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On the Kalendar: Boniface of Tarsus, Martyr

May from Les Petites Heures d'Anne de Bretagne

“May”, kalendar page from Les Petites Heures d’Anne de Bretagne (The Little Hours of Queen Anne of Bretagne), by the Maître des Triomphes de Pétrarque. From Bibliothèque nationale de France, Paris (France).

Boniface of Tarsus is one of those fanciful saints who show up on the kalendar because of some extravagant legend, intended to inspire the faithful to greater piety—but who are then later dropped, because their story turns out to be completely fabricated.

According to the story, Boniface was the slave of a Roman lady named Aglaida (or Aglaia, or even Aglae). They were both pagans, and he was her lover, and they lived a rather debauched life. Apparently they tired of this lifestyle, and considered Christianity as a meaningful way of life. Aglaia had heard that possessing and venerating relics of the saints facilitated salvation, so she sent Boniface eastward on a mission to acquire some relics.

When Boniface arrived in Tarsus, he discovered some Christians being tortured in the city square. He was horror-stricken, but he was also overwhelmed by the radiant looks on the faces of the martyrs. He fell down at their feet, and prayed that he might be found worthy to suffer with them. The presiding judge asked Boniface who he was, so Boniface proclaimed himself a Christian.

And thus Boniface’s prayers were answered. He was stripped and hung upside down and beaten, and molten tin was poured down his throat. Having survived all that, and presumably spending the night in a prison cell, the next morning he was thrown into a cauldron of boiling tar. He was saved by an angel who came down from heaving and “bedewed” him (as the legend describes it) to protect him from the tar—which, however, overflowed the cauldron, splattering and burning the torturers themselves. Finally, he was beheaded, which worked.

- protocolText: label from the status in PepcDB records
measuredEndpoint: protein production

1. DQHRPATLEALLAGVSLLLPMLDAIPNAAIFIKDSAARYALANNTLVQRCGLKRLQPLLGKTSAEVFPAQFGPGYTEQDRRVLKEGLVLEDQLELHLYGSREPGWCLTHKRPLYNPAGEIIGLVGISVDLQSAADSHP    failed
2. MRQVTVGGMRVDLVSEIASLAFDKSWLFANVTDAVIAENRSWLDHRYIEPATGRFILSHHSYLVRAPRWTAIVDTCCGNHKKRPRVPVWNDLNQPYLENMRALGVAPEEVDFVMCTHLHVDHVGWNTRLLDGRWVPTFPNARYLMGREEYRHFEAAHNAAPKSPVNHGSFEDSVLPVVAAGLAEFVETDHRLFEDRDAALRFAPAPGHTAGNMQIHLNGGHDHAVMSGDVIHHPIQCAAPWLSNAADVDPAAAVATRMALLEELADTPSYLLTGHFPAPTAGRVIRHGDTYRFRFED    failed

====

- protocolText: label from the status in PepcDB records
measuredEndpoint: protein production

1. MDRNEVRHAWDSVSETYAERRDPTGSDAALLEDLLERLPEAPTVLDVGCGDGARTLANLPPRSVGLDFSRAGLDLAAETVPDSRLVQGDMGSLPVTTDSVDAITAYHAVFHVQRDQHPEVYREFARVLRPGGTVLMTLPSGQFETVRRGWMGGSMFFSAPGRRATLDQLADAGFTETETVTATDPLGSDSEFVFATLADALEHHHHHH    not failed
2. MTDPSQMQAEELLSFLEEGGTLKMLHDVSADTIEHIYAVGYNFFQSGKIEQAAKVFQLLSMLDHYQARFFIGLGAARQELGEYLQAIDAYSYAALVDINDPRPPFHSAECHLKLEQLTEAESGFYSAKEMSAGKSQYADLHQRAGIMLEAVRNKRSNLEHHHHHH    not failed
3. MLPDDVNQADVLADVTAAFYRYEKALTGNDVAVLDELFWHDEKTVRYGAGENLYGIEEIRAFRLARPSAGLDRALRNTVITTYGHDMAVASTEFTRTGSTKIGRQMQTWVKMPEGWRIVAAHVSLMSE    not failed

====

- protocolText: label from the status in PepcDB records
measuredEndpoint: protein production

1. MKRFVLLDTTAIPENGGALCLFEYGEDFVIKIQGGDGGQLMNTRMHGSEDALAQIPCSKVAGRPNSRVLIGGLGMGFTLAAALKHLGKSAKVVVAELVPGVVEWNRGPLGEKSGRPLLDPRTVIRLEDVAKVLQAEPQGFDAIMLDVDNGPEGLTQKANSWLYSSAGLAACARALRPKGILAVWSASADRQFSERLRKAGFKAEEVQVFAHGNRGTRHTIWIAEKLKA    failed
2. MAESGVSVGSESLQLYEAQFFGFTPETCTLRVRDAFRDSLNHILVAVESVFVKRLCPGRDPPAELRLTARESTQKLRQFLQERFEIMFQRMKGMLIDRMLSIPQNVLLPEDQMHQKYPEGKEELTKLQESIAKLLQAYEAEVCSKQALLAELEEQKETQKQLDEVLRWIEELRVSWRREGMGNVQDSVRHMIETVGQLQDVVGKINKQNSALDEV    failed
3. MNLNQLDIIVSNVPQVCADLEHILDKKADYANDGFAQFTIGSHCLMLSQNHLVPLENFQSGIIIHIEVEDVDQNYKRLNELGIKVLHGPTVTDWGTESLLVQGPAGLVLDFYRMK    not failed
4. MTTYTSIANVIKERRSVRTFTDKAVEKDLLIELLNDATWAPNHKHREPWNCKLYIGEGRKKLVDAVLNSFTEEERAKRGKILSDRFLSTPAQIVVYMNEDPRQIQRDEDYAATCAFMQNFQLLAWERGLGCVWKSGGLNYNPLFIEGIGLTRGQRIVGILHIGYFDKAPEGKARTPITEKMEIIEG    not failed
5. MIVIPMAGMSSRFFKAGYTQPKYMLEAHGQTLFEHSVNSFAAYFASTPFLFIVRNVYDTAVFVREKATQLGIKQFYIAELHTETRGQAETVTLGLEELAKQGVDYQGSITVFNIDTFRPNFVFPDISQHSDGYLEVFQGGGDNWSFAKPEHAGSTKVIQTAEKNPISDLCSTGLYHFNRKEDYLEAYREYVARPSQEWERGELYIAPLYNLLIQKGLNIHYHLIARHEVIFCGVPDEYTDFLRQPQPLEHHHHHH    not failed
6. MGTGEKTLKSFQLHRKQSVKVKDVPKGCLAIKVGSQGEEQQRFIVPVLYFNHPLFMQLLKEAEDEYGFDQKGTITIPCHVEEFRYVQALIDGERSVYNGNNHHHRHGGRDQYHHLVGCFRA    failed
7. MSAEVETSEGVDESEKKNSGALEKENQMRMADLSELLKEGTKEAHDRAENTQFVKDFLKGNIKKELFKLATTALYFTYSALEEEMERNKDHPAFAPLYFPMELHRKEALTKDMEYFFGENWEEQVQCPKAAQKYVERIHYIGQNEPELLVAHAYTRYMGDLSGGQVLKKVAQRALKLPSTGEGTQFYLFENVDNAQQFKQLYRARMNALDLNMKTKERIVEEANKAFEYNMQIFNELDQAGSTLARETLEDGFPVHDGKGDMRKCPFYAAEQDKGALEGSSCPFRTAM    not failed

Boniface’s companions, who had accompanied him on his trip, were able to ransom his remains and bring them back to Rome to give to Aglaida. Having thus received the relics of a saint, Agalida enshrined them, gave all her wealth to the poor, and withdrew to a monastery, where she spent fifteen years in repentance. Upon her death, she was buried beside Boniface. As the legend relates, “the sins of the one were washed away by his blood, the other was purified by her tears and asceticism.”

Boniface was introduced to the kalendar in the 12th century as a “simple” feast (the lowest rank of feast). His observance was then further demoted to a commemoration in 1955, and he was completely dropped from the General Roman Calendar in 1969. He is still commemorated in the Orthodox Church.

Boniface’s commemoration is on May 14 (December 19 in the Eastern Orthodox Church.) Because of the date of his feast, Boniface of Tarsus was one of three who, because a cold spell was believed to be common on May 12–14, were called the Ice Saints in Switzerland, Poland, Bohemia and eastern Germany, a tradition known also to Martin Luther.

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